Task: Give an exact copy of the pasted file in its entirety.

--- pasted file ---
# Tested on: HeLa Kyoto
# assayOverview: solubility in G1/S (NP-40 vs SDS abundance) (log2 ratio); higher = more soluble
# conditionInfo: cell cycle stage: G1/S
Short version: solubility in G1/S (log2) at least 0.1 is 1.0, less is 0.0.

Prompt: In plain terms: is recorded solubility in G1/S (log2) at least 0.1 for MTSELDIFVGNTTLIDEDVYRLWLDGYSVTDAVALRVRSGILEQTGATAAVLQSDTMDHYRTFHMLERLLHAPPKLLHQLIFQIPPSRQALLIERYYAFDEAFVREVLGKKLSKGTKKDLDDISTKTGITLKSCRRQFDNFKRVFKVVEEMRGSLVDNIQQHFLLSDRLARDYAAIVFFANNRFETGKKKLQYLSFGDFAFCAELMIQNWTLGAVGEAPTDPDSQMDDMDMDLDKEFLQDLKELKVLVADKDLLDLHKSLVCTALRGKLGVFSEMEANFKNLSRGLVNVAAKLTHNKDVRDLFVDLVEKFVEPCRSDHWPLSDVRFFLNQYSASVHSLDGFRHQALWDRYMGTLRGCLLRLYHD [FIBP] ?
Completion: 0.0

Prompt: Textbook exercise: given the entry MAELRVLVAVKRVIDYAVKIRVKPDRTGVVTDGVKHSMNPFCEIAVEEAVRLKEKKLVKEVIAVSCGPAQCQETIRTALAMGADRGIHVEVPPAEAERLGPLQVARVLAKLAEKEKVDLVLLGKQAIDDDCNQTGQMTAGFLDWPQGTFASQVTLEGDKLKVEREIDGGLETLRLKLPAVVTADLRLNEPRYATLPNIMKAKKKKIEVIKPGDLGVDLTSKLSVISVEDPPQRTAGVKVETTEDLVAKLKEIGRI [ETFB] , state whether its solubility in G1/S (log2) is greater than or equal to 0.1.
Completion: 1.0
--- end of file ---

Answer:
# Tested on: HeLa Kyoto
# assayOverview: solubility in G1/S (NP-40 vs SDS abundance) (log2 ratio); higher = more soluble
# conditionInfo: cell cycle stage: G1/S
Short version: solubility in G1/S (log2) at least 0.1 is 1.0, less is 0.0.

Prompt: In plain terms: is recorded solubility in G1/S (log2) at least 0.1 for MTSELDIFVGNTTLIDEDVYRLWLDGYSVTDAVALRVRSGILEQTGATAAVLQSDTMDHYRTFHMLERLLHAPPKLLHQLIFQIPPSRQALLIERYYAFDEAFVREVLGKKLSKGTKKDLDDISTKTGITLKSCRRQFDNFKRVFKVVEEMRGSLVDNIQQHFLLSDRLARDYAAIVFFANNRFETGKKKLQYLSFGDFAFCAELMIQNWTLGAVGEAPTDPDSQMDDMDMDLDKEFLQDLKELKVLVADKDLLDLHKSLVCTALRGKLGVFSEMEANFKNLSRGLVNVAAKLTHNKDVRDLFVDLVEKFVEPCRSDHWPLSDVRFFLNQYSASVHSLDGFRHQALWDRYMGTLRGCLLRLYHD [FIBP] ?
Completion: 0.0

Prompt: Textbook exercise: given the entry MAELRVLVAVKRVIDYAVKIRVKPDRTGVVTDGVKHSMNPFCEIAVEEAVRLKEKKLVKEVIAVSCGPAQCQETIRTALAMGADRGIHVEVPPAEAERLGPLQVARVLAKLAEKEKVDLVLLGKQAIDDDCNQTGQMTAGFLDWPQGTFASQVTLEGDKLKVEREIDGGLETLRLKLPAVVTADLRLNEPRYATLPNIMKAKKKKIEVIKPGDLGVDLTSKLSVISVEDPPQRTAGVKVETTEDLVAKLKEIGRI [ETFB] , state whether its solubility in G1/S (log2) is greater than or equal to 0.1.
Completion: 1.0